For those of you who don’t know (shame on you!), Novi Sad is a sister city of Norwich. In practical terms this means that various groups from Norwich, e.g. fire brigade, can get local funding to visit Novi Sad on a jolly boys outing. However, it is also a very nice city with a clean and well presented centre and an impressive fortress on a hill across the river. The perfect place to break a journey.

The next morning we left Novi Sad on a train to Belgrade. Waiting for the train to leave we sat over a coffee in the canteen. Looking around we realized that of our fellow patrons, half of them were drinking beer, this was 8:30am, and all of them were smoking. I have had a few conversations recently about smoking in eastern Europe and all I will say is that the further east you go, the further they are from a smoking ban!

Arriving in Belgrade we felt like we had hit a brick wall. OK, its acceptable that there is just one train to Istanbul and it leaves early in the morning, and one to Sofia that leaves in the evening but I found it strange that there were no other trains headed even in the direction we were headed. Over a coffee we had to decide whether to wait for tomorrows train to Istanbul or to take the overnight to Sofia and try our luck from there. I went for the Sofia option as I thought we would save spending another night in a hostel and, having been in Sofia before, I knew the transport options were wider than in Belgrade! So we bought tickets for the night train to Sofia and set about wasting 8 hours in Belgrade.

Although fairly small and low-key for a capital city Belgrade is not as nice as Novi Sad. We took a picnic up to the fortress and wandered around there before returning to the main centre. The highlight of Belgrade for me was eating a cheese burek, which is a thick filo pastry pie filled with Balkan (like Feta) cheese.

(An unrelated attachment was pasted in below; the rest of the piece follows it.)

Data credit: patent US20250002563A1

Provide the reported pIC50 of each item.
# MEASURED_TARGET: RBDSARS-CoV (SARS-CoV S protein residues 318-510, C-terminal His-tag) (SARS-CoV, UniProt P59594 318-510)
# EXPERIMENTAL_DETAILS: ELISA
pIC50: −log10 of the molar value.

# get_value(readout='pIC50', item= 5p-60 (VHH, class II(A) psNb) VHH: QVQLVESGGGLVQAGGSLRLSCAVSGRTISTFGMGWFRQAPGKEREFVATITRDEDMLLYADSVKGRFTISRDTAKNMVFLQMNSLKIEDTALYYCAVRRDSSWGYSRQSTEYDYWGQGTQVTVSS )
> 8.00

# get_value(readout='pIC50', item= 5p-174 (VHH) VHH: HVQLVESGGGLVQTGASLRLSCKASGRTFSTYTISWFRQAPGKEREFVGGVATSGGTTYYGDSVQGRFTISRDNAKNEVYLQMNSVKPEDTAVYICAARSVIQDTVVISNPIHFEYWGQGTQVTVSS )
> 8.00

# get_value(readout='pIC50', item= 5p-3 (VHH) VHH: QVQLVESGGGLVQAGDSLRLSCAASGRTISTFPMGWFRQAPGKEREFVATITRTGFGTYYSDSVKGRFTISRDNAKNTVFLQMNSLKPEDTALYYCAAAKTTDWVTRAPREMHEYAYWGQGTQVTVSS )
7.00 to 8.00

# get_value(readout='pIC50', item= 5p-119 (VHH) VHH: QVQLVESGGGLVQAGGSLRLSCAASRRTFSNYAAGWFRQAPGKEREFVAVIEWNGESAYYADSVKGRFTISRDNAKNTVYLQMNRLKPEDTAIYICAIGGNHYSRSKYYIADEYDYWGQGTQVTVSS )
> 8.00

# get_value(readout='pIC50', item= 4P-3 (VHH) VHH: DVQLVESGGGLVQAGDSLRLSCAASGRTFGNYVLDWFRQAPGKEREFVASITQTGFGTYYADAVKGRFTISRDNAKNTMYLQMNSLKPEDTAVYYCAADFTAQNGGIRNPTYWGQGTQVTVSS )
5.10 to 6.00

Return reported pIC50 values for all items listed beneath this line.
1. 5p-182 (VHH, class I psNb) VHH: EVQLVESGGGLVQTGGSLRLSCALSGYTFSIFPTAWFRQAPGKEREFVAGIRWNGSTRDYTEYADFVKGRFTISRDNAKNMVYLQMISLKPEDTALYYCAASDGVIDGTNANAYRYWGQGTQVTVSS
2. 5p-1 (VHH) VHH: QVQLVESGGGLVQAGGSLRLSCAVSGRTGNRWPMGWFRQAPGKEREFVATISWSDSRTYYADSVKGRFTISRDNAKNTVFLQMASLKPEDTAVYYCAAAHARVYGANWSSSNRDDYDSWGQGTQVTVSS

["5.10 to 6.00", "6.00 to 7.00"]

The train journey was fairly typical, if uneventful. Guys in the corridor smoking and staring into the other compartments, people getting on and off in the middle of nowhere and a pair of women chatting loudly in the middle of the night and compulsively switching the light on and off.

Luckily for me, as it was my idea to go to Sofia, we were able to jump straight on a train to Plovdiv, Bulgarias second largest city, in the middle of Bulgaria from where we had to wait but three hours for a bus to Istanbul. We almost made it all the way by train but in the end convenience overcame the romantic ideal. Its hard to imagine that a town like Plovdiv, with legions of stray dogs and a gypsy woman on the corner sniffing some fumes from a paper bag, can be part of the same EU as somewhere like Luxembourg or Stockholm.

Finally we rolled into Istanbul, the first stop when leaving Europe via this route, no matter what your destination.